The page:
Not good: has the BBC's Have Your Say been hijacked by pro-BNP supporters?

Just so you know: this page was imported from my old blog. Some pages were rather mangled in the process; my apologies if things don't quite look right.

I just noted with some alarm that the top eight out of nine "most recommended" comments in this BBC Have Your Say discussion about the 2007 Government elections are all recommending the BNP or, in one case, the SNP.

BNP supporters dominate Have Your Say

Now, anyone with half an ounce of sense can see that this is likely to be a coordinated attempt by the aforementioned extremist parties - in the BNP's case, one which isn't exactly known for having an open and friendly attitude towards diverse religious and cultural groups - to gain support of the weaker voters as we approach the elections in the UK, and campaigning tactics, which might be considered "cheeky" in a students' Union election, emerge which are totally unacceptable.

Already, people are voicing their concerns over this obvious attempt to subvert what should be at least a reasonably sensible discussion:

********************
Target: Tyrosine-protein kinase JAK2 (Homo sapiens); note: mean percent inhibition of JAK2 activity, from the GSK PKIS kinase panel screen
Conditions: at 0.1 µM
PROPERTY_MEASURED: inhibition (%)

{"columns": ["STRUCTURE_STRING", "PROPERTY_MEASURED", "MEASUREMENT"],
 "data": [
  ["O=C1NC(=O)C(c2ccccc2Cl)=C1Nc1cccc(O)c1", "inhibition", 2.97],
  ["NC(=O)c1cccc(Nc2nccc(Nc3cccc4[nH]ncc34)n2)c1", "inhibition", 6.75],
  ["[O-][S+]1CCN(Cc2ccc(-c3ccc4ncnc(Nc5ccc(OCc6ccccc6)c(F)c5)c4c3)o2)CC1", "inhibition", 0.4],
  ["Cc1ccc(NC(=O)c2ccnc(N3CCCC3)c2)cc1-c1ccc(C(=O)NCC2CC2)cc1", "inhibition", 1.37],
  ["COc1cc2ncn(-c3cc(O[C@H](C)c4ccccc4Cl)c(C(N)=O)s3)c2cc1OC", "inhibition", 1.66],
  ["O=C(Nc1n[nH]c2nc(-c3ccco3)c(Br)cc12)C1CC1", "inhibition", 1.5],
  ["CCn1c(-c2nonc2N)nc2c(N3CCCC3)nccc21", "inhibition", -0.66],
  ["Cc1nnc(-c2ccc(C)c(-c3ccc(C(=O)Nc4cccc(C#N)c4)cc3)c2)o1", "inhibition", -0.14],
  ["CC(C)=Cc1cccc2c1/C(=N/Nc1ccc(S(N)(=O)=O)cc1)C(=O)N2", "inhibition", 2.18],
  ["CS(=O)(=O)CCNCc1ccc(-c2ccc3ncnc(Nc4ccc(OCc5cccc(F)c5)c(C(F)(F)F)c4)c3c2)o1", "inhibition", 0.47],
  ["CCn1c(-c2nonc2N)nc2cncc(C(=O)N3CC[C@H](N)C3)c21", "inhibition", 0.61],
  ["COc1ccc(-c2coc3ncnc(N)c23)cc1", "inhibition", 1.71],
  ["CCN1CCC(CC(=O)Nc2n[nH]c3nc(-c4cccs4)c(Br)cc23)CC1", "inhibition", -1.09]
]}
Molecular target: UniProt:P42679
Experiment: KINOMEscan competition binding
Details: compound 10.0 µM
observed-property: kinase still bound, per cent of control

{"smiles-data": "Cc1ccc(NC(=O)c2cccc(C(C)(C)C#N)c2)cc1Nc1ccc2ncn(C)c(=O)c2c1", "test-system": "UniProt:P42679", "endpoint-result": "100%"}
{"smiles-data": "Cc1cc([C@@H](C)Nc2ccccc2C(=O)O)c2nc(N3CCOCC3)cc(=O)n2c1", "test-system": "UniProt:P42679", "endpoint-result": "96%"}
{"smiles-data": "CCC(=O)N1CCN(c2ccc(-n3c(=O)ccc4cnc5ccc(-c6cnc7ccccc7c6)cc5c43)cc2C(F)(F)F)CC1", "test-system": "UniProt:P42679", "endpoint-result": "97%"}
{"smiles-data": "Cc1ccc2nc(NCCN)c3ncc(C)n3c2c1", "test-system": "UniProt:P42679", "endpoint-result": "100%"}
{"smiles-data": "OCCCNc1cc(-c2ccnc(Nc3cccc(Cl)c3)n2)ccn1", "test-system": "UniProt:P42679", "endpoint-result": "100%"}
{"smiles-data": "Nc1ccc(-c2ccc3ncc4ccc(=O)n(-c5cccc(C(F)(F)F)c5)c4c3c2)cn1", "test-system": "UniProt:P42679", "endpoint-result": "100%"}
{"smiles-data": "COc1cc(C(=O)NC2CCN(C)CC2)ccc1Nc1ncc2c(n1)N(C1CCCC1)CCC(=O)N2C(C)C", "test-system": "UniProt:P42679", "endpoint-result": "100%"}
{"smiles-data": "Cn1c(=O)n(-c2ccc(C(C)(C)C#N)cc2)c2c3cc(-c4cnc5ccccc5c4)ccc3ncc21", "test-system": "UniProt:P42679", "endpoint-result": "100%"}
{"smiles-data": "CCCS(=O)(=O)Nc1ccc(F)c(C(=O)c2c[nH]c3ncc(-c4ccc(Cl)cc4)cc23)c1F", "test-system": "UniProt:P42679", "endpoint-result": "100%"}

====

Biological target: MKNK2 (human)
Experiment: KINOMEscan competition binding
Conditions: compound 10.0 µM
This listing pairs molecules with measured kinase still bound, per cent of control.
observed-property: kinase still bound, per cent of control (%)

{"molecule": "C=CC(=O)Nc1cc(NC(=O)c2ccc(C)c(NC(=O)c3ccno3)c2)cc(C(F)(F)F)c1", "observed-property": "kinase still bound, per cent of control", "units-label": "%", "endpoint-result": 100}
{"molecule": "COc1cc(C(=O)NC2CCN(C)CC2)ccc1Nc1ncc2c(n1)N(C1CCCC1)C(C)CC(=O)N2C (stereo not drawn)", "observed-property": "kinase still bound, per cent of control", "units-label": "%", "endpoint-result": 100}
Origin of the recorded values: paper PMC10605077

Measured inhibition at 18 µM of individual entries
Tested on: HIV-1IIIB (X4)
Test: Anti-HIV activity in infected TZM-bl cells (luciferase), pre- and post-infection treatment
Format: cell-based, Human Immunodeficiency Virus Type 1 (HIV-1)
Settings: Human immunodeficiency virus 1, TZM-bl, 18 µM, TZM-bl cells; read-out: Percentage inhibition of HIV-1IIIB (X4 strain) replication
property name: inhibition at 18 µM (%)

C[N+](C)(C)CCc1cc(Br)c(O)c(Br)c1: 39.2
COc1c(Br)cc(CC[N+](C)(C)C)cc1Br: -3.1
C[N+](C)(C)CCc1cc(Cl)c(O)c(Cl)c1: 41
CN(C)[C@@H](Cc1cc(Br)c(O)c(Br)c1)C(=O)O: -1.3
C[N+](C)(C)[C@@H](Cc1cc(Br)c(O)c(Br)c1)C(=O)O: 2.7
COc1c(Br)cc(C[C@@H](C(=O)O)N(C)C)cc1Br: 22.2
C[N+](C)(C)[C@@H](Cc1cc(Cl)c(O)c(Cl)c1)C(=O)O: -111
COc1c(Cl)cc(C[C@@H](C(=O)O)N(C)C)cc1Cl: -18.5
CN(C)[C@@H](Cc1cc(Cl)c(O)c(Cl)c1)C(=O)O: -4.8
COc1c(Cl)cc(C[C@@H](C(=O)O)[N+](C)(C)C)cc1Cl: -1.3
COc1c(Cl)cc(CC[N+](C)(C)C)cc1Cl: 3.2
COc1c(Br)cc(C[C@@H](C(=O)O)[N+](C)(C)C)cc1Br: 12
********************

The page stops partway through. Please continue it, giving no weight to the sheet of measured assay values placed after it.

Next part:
BNP supporters dominate Have Your Say

I hope the BBC step in in time to stop these "have your say"s from being hijacked to further the ends of the minorities, but I can't help wondering what the wider implications are for website services such as these, which are very much an embodiment of the Web 2.0 principles that are widely hailed as the way forward for the internet.

Interestingly, Bryan Appleyard wrote in the Sunday Times last week that '... Web 2.0 may be destroying civilisation. That, at least,
is the view of Andrew Keen, a Silicon Valley-based British entrepreneur and
author ... “It’s the cult of the child,” he says.
“The more you know, the less you know. It’s all about digital narcissism,
shameless self-promotion. I find it offensive.”' Bryan Appleyard's article is very thought-provoking, and well worth a read.

Winston Churchill may have said something along the lines of, "... democracy is the worst form of government except all the others that have been tried", but I'm not ashamed to say that I won't be voting. This isn't the place for me to wax philosophical about my apolitical beliefs, but I will happily admit that I see little good in any of the major parties, and would much rather be spending my time doing something more worthwhile. Like learning to knit, perhaps...

Sleep well, and don't have nightmares /al

p.s. Andrew Keen's book has also been reviewed in this article on the Technology Guardian website.

Oh, p.p.s. all views expressed here are entirely my own, except where I've borrowed them from someone else because I'm incapable of independent thought. Because of this, please ignore everything I say. Ever...

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